Tonight, during Semi-Final 3 of Melodifestivalen 2016, we saw drag queens change costumes, a Swedish Idol winner sing-it-out in front of what looked like toilet paper, and a Tanzanian-Swede working it waka-waka style. But in that haze of pyrotechnics, stage lights and sequins, Oscar Zia (“Human”) and Lisa Ajax (“My Heart Wants Me Dead”) have emerged as the winners, qualifying direkt till final. Two other acts — SaRaha (“Kizunguzungu”) and Boris René (“Put Your Love on Me”) may join them in the March 12 final, as they’ve been relegated to Andra Chansen (Second Chance).
Melodifestivalen 2016: Deltävling 3, Norrköping
Semi Final 3 Winners: Direkt till final
Oscar Zia with “Human”
“Human” marks a total shift in direction for Oscar and it really works. He sang with conviction, which also came through in his dramatic facial expressions and body thrusts. The staging consisted of him in all-black standing before an LED of dark clouds. The camera shots were jerky and strobes gave the effect of lightning. It was all very mysterious, sinister and atmospheric — really more of a performance art piece than a three-minute pop act. This had a “dirty” sound — and I mean that in the kindest way. The real standout of this semi-final.
— wiwibloggs (@wiwibloggs) February 20, 2016
Lisa Ajax with “My Heart Wants Me Dead”
This started off with some major Middle Eastern flair, but sadly that feeling dissipated and I was left with something rather generic and uninspiring. The repetition of “every day, every day” was a bit grating and the staging looked incredibly cheap. The smoke overwhelmed the stage to the point I was like, “Where is Lisa?” The song itself sounds very Junior Eurovision and it doesn’t really showcase Lisa’s amazing voice. Sweden obviously responded to this — and perhaps her wave of momentum from Swedish Idol. Fair enough: She outshone most in this rather weak semi.
ZaRaha with “Kizunguzungu”
This gave us major “Waka Waka” vibes — and we love Shakira! But unlike the Venezuelan in South Africa, this felt so much more real owing to SaRaha’s deep connection with Tanzania. The gorgeous costumes really popped against the simple lighting scheme and the high-energy dancing kept this moving. The song started to drag about halfway through, but a good ole ESC key change brought it back. A nice debut from this blonde beauty. And please: Don’t call her Stella Mwangi!
Boris Réne with “Put Your Love on Me”
Boris had more charisma and stage presence than all of the acts that preceded him put together. Producers clearly didn’t give him much cash — he had dancers in street clothes getting their swerve on — but he didn’t need it. His swagger and attitude more than filled the stage. His vocals were a little weak and exposed in the bridge, but he’s so darn likeable I’m willing to forget that. “If I go down will you go down with me” he asks? Absolutely!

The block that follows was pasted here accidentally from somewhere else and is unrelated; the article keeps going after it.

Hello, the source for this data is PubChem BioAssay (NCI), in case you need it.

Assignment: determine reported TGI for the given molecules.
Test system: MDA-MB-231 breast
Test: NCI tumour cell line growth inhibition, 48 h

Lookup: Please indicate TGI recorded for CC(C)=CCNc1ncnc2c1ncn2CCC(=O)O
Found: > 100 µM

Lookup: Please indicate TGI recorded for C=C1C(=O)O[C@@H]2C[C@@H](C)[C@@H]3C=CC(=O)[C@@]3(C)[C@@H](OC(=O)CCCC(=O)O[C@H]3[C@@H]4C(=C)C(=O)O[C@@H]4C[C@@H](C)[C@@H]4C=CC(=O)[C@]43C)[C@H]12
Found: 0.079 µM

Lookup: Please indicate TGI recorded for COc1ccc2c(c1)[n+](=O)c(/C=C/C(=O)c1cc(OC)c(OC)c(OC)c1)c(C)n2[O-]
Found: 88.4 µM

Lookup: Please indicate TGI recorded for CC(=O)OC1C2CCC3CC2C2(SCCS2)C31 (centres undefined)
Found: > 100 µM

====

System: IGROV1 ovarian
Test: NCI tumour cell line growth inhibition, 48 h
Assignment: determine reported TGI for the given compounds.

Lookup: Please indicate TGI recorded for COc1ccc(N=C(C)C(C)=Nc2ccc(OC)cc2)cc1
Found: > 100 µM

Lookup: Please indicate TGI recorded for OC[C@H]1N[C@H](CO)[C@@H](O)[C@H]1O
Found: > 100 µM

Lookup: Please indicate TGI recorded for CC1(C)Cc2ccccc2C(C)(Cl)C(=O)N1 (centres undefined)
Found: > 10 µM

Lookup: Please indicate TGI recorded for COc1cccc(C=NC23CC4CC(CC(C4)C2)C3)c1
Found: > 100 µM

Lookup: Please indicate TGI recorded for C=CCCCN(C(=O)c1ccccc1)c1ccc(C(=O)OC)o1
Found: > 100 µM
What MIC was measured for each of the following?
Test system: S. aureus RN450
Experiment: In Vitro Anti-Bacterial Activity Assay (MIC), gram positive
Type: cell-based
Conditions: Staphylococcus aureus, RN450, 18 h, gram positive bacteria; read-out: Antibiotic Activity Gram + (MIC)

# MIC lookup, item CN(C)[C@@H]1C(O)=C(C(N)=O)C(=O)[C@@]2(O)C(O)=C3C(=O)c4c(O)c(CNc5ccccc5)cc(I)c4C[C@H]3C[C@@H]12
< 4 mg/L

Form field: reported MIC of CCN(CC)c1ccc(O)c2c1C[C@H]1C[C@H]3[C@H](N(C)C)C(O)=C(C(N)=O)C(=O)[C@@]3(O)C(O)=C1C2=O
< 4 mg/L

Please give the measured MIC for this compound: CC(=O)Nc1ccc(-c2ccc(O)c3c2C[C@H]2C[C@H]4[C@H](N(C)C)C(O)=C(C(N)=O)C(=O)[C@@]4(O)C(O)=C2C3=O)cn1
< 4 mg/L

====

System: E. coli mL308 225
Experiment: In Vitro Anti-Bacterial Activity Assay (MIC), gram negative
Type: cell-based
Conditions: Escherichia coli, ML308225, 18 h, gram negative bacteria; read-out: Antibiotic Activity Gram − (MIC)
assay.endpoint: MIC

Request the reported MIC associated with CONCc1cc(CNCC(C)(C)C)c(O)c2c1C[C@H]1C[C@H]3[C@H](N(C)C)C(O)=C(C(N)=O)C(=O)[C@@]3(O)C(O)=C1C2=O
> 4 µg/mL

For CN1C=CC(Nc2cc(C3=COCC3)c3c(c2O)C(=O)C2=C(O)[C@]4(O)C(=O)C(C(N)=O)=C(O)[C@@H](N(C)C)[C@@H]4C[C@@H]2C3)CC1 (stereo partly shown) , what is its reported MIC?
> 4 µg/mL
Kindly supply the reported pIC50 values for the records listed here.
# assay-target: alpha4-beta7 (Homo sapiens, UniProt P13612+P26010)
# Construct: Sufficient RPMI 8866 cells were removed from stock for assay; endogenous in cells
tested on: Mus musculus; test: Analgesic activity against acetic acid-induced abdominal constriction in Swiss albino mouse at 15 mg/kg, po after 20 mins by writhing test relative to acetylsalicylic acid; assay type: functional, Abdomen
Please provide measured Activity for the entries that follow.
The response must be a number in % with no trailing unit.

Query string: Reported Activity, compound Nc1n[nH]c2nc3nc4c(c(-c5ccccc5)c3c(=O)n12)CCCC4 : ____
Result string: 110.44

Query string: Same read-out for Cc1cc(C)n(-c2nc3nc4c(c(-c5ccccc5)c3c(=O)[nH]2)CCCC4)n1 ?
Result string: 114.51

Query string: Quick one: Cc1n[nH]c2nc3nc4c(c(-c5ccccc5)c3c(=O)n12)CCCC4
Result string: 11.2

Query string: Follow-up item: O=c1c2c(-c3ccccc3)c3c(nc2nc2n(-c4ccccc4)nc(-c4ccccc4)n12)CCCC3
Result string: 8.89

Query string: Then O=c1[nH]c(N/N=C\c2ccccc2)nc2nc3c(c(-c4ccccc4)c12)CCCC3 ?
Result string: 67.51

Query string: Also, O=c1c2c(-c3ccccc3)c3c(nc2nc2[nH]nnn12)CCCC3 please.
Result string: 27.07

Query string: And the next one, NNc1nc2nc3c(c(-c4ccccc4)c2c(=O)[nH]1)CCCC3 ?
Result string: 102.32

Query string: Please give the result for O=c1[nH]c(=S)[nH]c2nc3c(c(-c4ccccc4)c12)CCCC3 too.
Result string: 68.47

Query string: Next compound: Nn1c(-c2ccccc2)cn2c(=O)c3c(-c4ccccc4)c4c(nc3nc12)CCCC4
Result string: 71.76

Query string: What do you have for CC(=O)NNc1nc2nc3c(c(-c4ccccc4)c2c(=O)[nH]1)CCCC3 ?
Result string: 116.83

SMILO with “Weight of the World”
These newbies wanted to throw it down David Guetta style but came off a bit too amateur. As wildcards they were rightly excited about their Melfest debut, but their inexperience really showed. I kept getting the sense of “Look mom I’m on TV!”, particularly from the two guys at the DJ booth. Also: Dodgy vocals. It’s a huge improvement over their number from Svensktoppen Nasta, which was a tad naff, so well done for the reboot.
Swingfly feat. Helena Gutarra with “You Carved Your Name”
Totally disappointed by this following the high that was Swingfly’s 2011 entry “Me and My Drum.” The staging looked random and cheap, with dancers wearing very basic street clothes. Where is the glamour?! In his video postcard Swingfly said, “I’m kind of crazy on stage — I do what I feel.” But that madness didn’t really come through. Helena’s vocal sections were fantastic. She has such a unique timbre that works well with electronic music. Would love to see her come back as a solo act — or at least with a rejuvenated Swingfly.
After Dark with “Kom ut som en stjärna”
Sorry, not even the showgirl feathers and a costume change from tacky pink dress to tackier white one can save this. After Dark is fun — she is clearly very good at her genre. Sadly that genre is too old-fashioned for my liking. The staging — massive letters that illuminated — worked surprisingly well. It’s just a shame the voice and the rest of the act didn’t seem as sizeable.
Photo: Stina Stjernkvist/SVT